What is the difference between Kendo and Kenjutsu (Judo and Jujutsu)? Kenjutsu means sword-fighting techniques. So Shintaido Kenjutsu presents your life expression through sword techniques. During the samurai period in Japan, no one used the word kendo (or judo, for that matter). The terms were kenjutsu and jujutsu, and they referred to fighting techniques. The words kendo and judo came into use as Japan began to modernize, after the Meiji Restoration around 1865. That marked the end of the samurai fighting lifestyle. People were no longer allowed to take matters like law and order, and revenge into their own hands; those things were now handled by the police and the courts. Sword techniques and other martial arts were still practiced, but more as a form of sports or physical training, and done in spaces akin to a gymnasium. That’s when the terms kendo and judo came into popular use.
Kendo literally means “the way of the sword,” and Judo literally means “the way of flexibility.” Although those words sound great, and the practice is supposed to lead to enlightenment, that kind of keiko can actually become hollow and inflexible when it is removed from the demands of the battlefield. At its core, Shintaido is designed to help us experience life-and-death interactions without actually having to kill each other.
What is the difference between Karate and Kenjutsu from your cultural point of view? Karate came from Okinawa and as a result there was a great deal of influence from Chinese martial arts because Okinawa was occupied by China and Japan and various times in history. Kenjutsu is totally Japanese, and is affected by what we call the “island culture” of Japan, meaning that it was relatively isolated and not much influenced by other martial art forms. In addition, Kenjutsu has close ties to Zen, which is the form of Buddhism that was followed by many Japanese samurai.
Karate characteristically has kata, practiced individually, kihon, practiced in unison with a group, and kumite, practiced with a partner. Traditionally in Kenjutsu, both Kihon & Kata werepracticed individually, not in unison.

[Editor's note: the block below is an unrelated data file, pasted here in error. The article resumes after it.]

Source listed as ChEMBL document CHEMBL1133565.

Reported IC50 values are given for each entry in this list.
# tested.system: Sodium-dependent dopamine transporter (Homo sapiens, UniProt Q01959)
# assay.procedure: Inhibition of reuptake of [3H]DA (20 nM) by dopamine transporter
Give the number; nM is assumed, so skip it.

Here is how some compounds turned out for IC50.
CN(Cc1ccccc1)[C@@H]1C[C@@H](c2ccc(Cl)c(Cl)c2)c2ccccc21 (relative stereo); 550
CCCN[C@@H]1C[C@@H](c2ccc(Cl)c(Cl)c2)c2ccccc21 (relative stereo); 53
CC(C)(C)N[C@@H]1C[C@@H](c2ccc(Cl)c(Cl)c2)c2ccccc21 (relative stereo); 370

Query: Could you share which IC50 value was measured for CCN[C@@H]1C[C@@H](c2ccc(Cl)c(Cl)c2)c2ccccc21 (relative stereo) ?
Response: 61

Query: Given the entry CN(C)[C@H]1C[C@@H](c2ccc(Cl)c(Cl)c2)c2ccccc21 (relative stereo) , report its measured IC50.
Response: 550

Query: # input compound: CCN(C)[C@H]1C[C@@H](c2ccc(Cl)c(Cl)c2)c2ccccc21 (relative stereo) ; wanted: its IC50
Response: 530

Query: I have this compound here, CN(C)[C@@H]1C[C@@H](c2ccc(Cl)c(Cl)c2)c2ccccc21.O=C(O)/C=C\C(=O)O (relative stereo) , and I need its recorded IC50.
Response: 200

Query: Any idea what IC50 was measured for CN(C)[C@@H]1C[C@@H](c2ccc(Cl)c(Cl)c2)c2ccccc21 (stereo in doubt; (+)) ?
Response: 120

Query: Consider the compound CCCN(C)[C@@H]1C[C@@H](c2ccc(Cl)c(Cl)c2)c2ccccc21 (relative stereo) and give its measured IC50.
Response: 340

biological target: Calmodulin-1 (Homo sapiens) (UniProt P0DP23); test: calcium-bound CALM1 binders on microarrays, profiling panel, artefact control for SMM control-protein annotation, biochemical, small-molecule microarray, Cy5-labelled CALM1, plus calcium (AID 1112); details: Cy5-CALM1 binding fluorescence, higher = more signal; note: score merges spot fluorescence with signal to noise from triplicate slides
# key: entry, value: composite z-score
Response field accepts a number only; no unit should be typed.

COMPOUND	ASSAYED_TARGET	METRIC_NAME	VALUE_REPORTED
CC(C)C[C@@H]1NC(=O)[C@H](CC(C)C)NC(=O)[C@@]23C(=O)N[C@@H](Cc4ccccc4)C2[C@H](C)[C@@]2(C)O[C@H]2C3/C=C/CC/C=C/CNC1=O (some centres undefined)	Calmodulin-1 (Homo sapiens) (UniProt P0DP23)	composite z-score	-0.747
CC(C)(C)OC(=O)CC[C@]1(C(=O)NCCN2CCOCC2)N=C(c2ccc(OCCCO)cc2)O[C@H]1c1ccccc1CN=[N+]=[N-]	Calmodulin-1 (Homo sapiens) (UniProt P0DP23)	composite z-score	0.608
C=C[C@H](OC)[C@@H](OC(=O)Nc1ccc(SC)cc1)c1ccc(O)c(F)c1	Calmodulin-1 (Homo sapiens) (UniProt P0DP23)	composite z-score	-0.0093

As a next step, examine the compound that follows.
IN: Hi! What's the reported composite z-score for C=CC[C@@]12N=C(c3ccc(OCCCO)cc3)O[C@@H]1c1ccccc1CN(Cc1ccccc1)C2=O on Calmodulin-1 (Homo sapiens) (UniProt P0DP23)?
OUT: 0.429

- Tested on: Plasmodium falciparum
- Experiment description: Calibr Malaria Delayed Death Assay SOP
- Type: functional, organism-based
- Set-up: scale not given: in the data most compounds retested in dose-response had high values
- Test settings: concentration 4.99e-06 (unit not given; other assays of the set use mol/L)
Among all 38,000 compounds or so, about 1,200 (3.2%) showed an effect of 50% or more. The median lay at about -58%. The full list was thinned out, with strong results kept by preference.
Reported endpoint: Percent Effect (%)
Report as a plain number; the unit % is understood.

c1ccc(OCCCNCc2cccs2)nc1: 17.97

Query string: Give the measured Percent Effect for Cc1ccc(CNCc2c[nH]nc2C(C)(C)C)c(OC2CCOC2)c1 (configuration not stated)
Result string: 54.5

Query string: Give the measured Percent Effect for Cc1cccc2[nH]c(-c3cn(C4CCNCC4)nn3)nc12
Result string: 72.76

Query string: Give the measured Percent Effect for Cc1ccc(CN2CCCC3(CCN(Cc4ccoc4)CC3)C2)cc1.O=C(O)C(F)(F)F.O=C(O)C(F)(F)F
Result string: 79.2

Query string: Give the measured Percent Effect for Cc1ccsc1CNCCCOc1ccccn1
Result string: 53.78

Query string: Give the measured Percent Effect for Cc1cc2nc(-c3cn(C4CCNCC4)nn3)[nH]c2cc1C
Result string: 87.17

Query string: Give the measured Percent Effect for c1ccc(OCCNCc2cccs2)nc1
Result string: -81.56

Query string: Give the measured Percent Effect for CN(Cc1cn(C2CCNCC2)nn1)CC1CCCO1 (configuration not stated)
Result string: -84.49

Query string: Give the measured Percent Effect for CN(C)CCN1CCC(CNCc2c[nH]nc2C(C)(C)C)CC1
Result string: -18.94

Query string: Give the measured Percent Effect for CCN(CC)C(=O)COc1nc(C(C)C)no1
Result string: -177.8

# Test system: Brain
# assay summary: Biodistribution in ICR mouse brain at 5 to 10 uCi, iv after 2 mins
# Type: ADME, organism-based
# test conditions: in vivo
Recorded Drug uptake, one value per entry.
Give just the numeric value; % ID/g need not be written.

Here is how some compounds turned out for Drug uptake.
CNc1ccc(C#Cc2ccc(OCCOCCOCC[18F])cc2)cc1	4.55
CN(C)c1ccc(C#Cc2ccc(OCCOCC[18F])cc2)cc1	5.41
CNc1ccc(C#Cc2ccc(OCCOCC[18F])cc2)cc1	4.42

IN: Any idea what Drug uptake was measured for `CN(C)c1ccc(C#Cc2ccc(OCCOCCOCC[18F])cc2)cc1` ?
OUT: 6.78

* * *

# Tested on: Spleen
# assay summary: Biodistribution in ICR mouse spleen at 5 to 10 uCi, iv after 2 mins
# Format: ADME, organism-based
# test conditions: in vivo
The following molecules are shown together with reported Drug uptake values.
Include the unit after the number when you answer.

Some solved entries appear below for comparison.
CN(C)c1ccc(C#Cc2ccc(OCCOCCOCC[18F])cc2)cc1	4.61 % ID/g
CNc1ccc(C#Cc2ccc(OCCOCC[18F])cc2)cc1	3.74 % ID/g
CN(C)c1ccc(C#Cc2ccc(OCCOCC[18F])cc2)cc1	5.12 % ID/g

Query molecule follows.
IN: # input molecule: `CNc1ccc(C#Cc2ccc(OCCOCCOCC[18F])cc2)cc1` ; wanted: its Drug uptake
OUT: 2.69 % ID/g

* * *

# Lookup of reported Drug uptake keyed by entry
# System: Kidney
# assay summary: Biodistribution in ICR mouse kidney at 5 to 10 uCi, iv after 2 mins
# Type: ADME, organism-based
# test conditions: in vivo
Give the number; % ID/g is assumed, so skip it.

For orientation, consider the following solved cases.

Because Karate has group exercises, Master Aoki was able to develop Goreijutsu, techniques for giving gorei. This is one of the strong points of Karate, from its Chinese influence.
Karate is a horizontal relationship: it’s very practical. The instructors are not responsible for their students’ spiritual development. Kenjutsu has a big vertical component – mind-body-spirit – and the instructor works to develop all of those in his or her students.
Where does Kyu-Ka-Jo Kumitachi come from? In Shintaido: A New Art of Movement and Life Expression (1982), Master Aoki said that Kyu-Ka-Jo Kumitachi came from Master Inoue Hoken, who was the founder of Shinwa Taido. I heard a rumor that Master Inoue was in the line of Itto Ryu Kenjutsu, and Master Ueshiba was in the line of Shinkage Ryu Kenjutsu. I believe that Kyu-Ka-Jo Kumitachi came from the Itto Ryu tradition. That means Shintaido practitioners are so fortunate, because we have access through our keiko to the traditional Itto Ryu practice.
What is Jissen Kumitachi? The original concept of Jissen Kumitachi came from a project team consisting of Master Okada, Master Minagawa, and me. Kyu-Ka-Jo Kumitachi is a great vehicle for spiritual development and mind- body harmony, but it isn’t necessarily very practical in terms of working sword technique. By that time, I had studied Shin Kendo from Master Obata in Los Angeles, and because of his Aikido background, he had a lot of Shinkage Ryu influence. So the three of us were able to benefit from the strong points of Shinkage Ryu in our work with Jissen Kumitachi. The word jissen can be written two different ways in Japanese: 実戦 and 実践. The pronunciation is the same, but the first one means “for practical fighting” and the second one means “for practical living.” We were able to incorporate the mixed wisdom of both Shinkage Ryu and Itto Ryu into Jissen Kumitachi.
What is the difference between Bokuto and Bokken? In the regular martial arts world, bokuto 木刀 and bokken 木剣 are the same. Both mean “wooden sword.” But in Shintaido, we make a distinction: the bokuto is a straight wooden sword and the bokken is curved. We recommend that you use a bokuto when you practice Kyu-Ka-Jo Kumitachi, and that you use a bokken for Jissen Kumitachi.
More specifically, the original, formal bokuto practice was designed by Master Aoki. He believes that the bokuto form can naturally help practitioners experience Ten-Chi-Jin vertical energy when doing Tenso. Shintaido Kenjutsu (e.g. Kyu-Ka-Jo Kumitachi) is meant to be practiced with a bokuto (straight wooden sword).
Shintaido Kenjutsu (e.g. Jissen Kumitachi) is meant to be practiced with bokken (curved wooden sword). And in both cases, it is very important to study and experience the techniques and philosophy of Tenso and Shoko when you are a Shintaido beginner.
What is the difference between Kirikomi and Kiriharai
See Hiroyuki Aoki, Shintaido: A New Art of Movement and Life Expression (1982) – , pages 46-47 and 70-73.
2 Shintaido Kenjutsu Q&A with Master H.F. Ito
What is Toitsu Kihon? See Hiroyuki Aoki, Shintaido: A New Art of Movement and Life Expression (1982) – pages 88-99.
What is the relationship between Master Egami, Master Inoue, Master Funakoshi, Master Aoki? See Tomi Nagai-Rothe’s scroll of our inheritance from three masters, created in the 1990s.